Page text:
Long SC Vacations: Wasteful or Crucial for Quality of Justice?

With 68,000+ cases pending at the SC, many criticise it for its 6-7 week summer vacation. This break, however, might be crucial for its work

Hello, everyone! Welcome to SCO Explains. I’m Gauri Kashyap, and we’re going to be talking about whether it’s normal for judges of the Supreme Court to take long summer vacations as they do. This question has been asked, debated and fought over a lot, especially in India, which has a high number of pending cases in our courts.

In fact, at this year’s India Today Conclave, Journalist Rahul Kanwal was interviewing Chief Justice D. Y. Chandrachud and asked,

“There are quite a few people who think hamare judges chutti bohot lete hain. The judges, the courts are shut for way too long. Given especially the pendency. How do you respond to this general sense in society that judges are off for too long? And how do you think we can reduce pendency?

Okay, I’m really thankful to you for asking me this question. 

I thought you’d be angry with me for asking.

No, this really it’s a very serious issue and I must answer this as candidly as possible.”

The Chief almost seemed relieved, to have finally had a chance to have his say on this topic. He armed himself with statistics from top courts around the world, and began to explain the ‘serious issue.’ So he said that the hours spent in court between 10:30 A.M. to 04:00 P.M. were a ‘fraction of the work’ judges do. The rest of the time they read and prepare for around 40 to 60 cases heard each day in every courtroom. Judges typically dictate judgments on Saturdays, and use Sundays to prepare for the coming week. He said,

“So, without exception, and I’m not speaking for myself, without exception, every judge of the Supreme Court works for seven days in a week.”

Now, the Supreme Court of India is in session around 200 days a year. It typically takes a week off in March for Holi, a summer vacation of about 6-7 weeks in May and June, about 2 weeks in October for Dussehra and Diwali, and another 2 weeks in December for Christmas. The exact number of days, of course, changes every calendar year.

CJI Chandrachud’s, eagerness to give this clarity, may stem from the fact that judges have been criticised time and again for the amount of vacation days that they have. Most recently, members of a standing committee on personnel, public grievances, law and justice stated that long vacations impede speedy disposal of cases. Calling it a ‘colonial concept’ many members of Parliament view long vacations as a contributing factor to the startling pendency of cases in India. With 68,745 cases pending as the court closed in May, this concern might not be without cause.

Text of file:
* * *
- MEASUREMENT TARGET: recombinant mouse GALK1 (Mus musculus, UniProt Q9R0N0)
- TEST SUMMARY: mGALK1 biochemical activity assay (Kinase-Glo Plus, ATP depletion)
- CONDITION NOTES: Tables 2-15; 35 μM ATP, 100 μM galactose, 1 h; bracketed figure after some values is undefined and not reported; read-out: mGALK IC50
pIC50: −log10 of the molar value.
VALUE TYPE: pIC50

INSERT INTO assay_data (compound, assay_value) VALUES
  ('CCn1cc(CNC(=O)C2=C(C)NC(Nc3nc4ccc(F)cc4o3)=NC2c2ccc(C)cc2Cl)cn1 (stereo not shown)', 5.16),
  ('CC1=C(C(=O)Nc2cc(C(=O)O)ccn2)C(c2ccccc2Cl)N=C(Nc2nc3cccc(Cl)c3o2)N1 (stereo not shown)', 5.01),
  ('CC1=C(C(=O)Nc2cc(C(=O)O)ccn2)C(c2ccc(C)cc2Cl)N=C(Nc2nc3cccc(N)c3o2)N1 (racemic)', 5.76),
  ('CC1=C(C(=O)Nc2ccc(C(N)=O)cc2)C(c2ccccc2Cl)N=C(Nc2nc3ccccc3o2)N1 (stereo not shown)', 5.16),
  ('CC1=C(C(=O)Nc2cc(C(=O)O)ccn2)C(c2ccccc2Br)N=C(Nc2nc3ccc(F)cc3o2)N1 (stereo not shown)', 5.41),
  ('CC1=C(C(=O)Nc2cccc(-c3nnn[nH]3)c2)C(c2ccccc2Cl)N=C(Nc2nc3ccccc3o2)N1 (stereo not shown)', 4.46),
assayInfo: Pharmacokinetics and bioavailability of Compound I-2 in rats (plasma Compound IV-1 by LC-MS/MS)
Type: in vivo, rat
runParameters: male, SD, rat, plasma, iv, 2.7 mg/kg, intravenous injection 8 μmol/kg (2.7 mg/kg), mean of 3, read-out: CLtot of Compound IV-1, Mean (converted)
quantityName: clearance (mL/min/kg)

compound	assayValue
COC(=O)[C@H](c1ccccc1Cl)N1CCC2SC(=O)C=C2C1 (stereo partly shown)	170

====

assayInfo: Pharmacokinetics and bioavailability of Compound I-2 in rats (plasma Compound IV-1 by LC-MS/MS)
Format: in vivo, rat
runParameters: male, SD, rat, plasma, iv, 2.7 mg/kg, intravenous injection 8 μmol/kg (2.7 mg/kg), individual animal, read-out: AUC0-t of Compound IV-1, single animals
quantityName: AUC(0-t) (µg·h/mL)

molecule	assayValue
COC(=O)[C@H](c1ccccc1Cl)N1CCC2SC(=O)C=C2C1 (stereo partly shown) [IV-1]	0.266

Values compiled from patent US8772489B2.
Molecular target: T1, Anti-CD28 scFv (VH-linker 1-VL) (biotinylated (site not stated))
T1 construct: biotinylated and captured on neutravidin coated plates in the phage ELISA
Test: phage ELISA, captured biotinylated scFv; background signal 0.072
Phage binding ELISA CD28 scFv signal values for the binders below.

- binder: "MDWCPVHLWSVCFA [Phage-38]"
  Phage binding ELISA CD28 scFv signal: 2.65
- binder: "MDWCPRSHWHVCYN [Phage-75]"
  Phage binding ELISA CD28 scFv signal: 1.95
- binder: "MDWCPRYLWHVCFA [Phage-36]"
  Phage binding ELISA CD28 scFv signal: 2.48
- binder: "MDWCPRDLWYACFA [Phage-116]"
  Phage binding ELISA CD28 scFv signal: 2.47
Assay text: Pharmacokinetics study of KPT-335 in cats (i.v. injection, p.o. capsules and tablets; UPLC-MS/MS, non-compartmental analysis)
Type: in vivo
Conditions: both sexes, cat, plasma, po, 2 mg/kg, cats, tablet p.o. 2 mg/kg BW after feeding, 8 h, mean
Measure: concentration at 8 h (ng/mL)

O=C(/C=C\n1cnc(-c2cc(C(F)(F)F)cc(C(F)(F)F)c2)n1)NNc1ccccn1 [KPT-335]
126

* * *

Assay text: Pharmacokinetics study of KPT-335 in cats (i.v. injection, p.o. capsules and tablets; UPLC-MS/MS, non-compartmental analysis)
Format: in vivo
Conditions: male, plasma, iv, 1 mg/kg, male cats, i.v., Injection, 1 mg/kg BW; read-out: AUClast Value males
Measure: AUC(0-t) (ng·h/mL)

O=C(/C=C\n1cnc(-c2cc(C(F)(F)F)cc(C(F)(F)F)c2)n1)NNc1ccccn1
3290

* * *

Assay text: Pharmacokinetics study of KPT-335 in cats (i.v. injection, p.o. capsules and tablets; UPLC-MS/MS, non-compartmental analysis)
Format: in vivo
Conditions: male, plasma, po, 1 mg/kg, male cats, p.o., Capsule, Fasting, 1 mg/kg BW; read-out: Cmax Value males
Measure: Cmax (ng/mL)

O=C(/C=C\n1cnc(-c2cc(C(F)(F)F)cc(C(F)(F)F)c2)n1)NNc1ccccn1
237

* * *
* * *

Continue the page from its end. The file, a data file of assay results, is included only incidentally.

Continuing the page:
Last December, that is 2022, former Law Minister Kiren Rijiju commented that long vacations were inconvenient to ‘justice seekers.’ In March this year, 2023, however, in the same India Today Conclave that we saw the Chief in, he said,

“judges require holidays due to their constant engagement with the judicial work and administrative works. They have a huge mental pressure. They required to release those pressure by going out with family and for the vacation— absolutely okay.”

In both their speeches, Chief Justice Chandrachud and Mr. Rijiju compared India’s top court to its foreign counterparts. The Indian Supreme Court is scheduled to assemble throughout the year, and like I said, hears cases for about 200 days. Any break in Supreme Court proceedings comes in the form of vacations. In contrast, the US Supreme Court is scheduled to assemble for only 80 to 100 days a year. The Australian High Court assembles for about 100 to 110 days a year. And the Supreme Court of Singapore is in session for 145 days a year. The UK Supreme Court is very similar to ours and sits roughly the same number of days.

Now, there’s a reason why I’ve been saying that they are ‘scheduled to assemble’, right? See, in all the other jurisdictions, for example, the US, the Supreme Court is not supposed to sit all year. They are scheduled to work only about 80 days. In contrast, the Indian Supreme Court is scheduled to sit all year, which is why these arguably long breaks may be needed. On the other hand, it’s also true that SCOTUS is dealing with a very different workload—on average, about 7000 to 7500 cases are filed there every year. The Indian Supreme Court, on the other hand, receives 30,000 fresh cases a year on average. This is comparing from 1950 to now. So to tackle this kind of load, the court may have to function for longer than other courts. But the Chief Justice believes that this is not just about numbers, right? He talks about the quality of justice.

“But another thing which we must bear in mind is judging is not about just disposing cases. It’s not just about the statistic. It’s about thinking through your cases. It’s about reading the law, reading about where the law is going in other jurisdictions, thinking about where you want our society to be in terms of the output which you are going to produce. So unless you give your judges time to introspect, reflect, think about the work which you are going to do, you’re not going to have quality of justice.”

So where does the balance lie? How do we give our judges, who deal with these really important, arguably stressful cases some time to wind down, think and relax? How do we ensure that this pile of swiftly rising pending cases are also dealt with effectively?

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